Olvera eventually followed up with the excellent Atla, an expensive all-day cafe for chia seeds and suadero tacos in a building where rental apartments cost up to $ 12,000 a month. And other ambitious Mexican spots – many of them quite expensive, others less – have also started to appear. The stain of Oaxaca Claro finally appeared to Gowanus; he then sold some damn good moles as part of a $ 72 set menu. Sobre Masa, a sprawling cafe and tortilleria near Aldama, opened last fall, drawing a hip crowd with DJs and weekend chefs selling $ 25 ceviche appetizers. And while Xilonen at Greenpoint may not be the show it once was, the venue still draws chic crowds serving up the icy blue atole and Instagram-friendly vegan chorizo tacos.
What sets Aldama apart – aside from its pulsating energy, cozy bar, and Latin pop soundtrack – is that it ranks as one of the city’s most technical modern Mexican places. The chef’s plating style often evokes tedious magazine art direction, but never at the expense of creating something that can’t be gobbled up after sipping a tiny bit too much mezcal.
Alcaraz concocts a menu of fifteen dishes inspired by the cuisine of Mexico City, Tijuana, and his hometown of León, Guanajuato. Some of these preparations are rarely seen in the type of Mexican place that charges $ 14 for cocktails. This is the case, for example, with cecina, thin slices of air-dried beef that are often found in tacos in more casual places. Atla once served it as a wonderfully salted steak meant to be folded into tortillas, but Aldama does it a little differently, frying the meat until it’s completely crisp. The result is an avant-garde chicharron, a wavy brown leaf that ripples like a Frank Gehry roof. As the meat replenishes in your mouth, the experience is akin to eating the outside of a grilled smash burger. It is beef at the power 1000.
Alcaraz also plays with campechana, the Mexican seafood cocktail that often takes the form of shellfish with tomatoes stacked in a tall glass. Here, the chef arranges bites of shellfish in a small ring, which he decorates with herbaceous cilantro and sliced fresh peppers. The net effect is a collection of seafood and herbs making their best impression of a Christmas wreath. The small octopus nuggets are brilliantly elastic, while the delicate shrimp are no firmer than the flan. And a vegetable-seafood broth at the bottom masterfully enhances all the marine and brackish aromas.
For tostadas, Alcaraz turns to a more international source of spice, deploying strategic doses of yuzu kosho in a loose pile of striped bass ceviche. The tangy factor is tamed here, to let the oils and meat of the fish show through. For something a little wilder, consider daikon tostada; chefs fold ribbons of carrots and radishes like thai rolled ice cream and pair them with a level of crease reminiscent of lime juice amplified by the strain of an electric eel. A few slices of avocado and the tostada’s popcorn punch provide welcome relief.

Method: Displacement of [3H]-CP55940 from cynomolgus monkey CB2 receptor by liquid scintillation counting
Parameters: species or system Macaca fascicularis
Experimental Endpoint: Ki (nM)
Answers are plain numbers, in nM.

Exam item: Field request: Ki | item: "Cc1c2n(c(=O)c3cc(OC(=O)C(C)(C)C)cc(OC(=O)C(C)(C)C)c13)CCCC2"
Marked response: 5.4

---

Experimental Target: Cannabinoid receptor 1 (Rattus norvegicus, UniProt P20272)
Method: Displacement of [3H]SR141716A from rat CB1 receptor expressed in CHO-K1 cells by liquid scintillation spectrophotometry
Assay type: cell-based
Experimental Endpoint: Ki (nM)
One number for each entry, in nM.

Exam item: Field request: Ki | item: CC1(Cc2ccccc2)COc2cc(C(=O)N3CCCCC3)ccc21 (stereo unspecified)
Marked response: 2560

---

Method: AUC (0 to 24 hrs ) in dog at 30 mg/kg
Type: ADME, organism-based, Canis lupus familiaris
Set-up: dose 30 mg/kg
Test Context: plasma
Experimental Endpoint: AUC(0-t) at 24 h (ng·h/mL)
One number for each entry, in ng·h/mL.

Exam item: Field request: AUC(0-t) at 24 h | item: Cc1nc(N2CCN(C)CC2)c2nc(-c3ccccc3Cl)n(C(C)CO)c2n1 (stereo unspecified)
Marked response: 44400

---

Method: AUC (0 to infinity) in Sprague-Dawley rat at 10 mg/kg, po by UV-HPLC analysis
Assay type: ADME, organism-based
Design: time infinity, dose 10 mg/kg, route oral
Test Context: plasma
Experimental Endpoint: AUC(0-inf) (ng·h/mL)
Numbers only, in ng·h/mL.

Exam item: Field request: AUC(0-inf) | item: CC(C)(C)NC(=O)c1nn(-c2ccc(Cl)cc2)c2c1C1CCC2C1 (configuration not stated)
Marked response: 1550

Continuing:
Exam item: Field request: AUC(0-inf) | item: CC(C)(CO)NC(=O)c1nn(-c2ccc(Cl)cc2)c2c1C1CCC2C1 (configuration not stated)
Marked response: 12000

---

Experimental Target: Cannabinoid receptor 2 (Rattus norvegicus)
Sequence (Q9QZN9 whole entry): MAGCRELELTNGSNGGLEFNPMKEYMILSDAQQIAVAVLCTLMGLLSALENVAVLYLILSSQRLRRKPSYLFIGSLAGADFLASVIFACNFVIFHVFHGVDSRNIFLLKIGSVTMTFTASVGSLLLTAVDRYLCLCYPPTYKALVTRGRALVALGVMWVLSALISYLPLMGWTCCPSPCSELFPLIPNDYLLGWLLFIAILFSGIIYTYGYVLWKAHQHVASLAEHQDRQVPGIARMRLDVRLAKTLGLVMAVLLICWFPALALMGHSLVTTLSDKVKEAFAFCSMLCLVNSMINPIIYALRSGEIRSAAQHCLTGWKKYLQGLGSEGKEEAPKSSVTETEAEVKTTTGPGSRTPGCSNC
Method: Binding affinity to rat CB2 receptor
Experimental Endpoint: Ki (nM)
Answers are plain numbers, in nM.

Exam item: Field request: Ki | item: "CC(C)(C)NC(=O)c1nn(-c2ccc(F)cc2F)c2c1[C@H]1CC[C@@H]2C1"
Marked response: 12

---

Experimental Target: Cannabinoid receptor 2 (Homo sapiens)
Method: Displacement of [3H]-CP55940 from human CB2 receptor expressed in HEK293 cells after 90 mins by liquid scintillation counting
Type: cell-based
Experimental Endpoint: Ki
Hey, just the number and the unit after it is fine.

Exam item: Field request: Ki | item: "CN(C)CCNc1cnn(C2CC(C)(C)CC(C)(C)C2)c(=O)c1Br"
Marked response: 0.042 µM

A separate bar menu offers deep-fried tuna tacos, although over-fried interiors can sometimes take on the texture of jerky, so stick with al pastor. Also keep in mind that mole, just like a fickle French sauce, can vary from day to day. During one visit, the preparation was somewhat thin, almost like a runny chocolate sauce, and displayed more subtle aromas reminiscent of ash, chalk, slate and cocoa. The undertones are a little harsh at first, but a few soft chanterelles bring everything back to an elegant balance. The first mole was revealed through frank and assertive flavors; this one was softer.
If you eat meat, the Mole Negro works as a medium dish in modest portions before a whole baby chicken appears. Alcaraz cooks the bird on a low heat for six hours, leaving the flesh with such a concentrated poultry flavor that it tastes like spending its last few weeks eating entirely on schmaltz. Tear up the meat and slide it through a beige pipian mole, a pool of sauce that smooths the chicken with a clean creaminess and a powerful pumpkin seed kick.
A few minutes before the kitchen closed on a recent night, the kitchen made a round of crispy fried dough the size of a placemat, as crisp as carta di musica bread, and sprinkled it with whipped cajeta. The funky goat’s milk cream crown served as the perfect foil for the crunchiness of the dough. As I devoured this centerpiece, Argentinian rapper Nicki Nicole blew up the sound system; customers asked the bartender for mezcal recommendations in Spanish; and a man in a white suit danced outside. Indeed, there is almost nowhere I want to be, right now.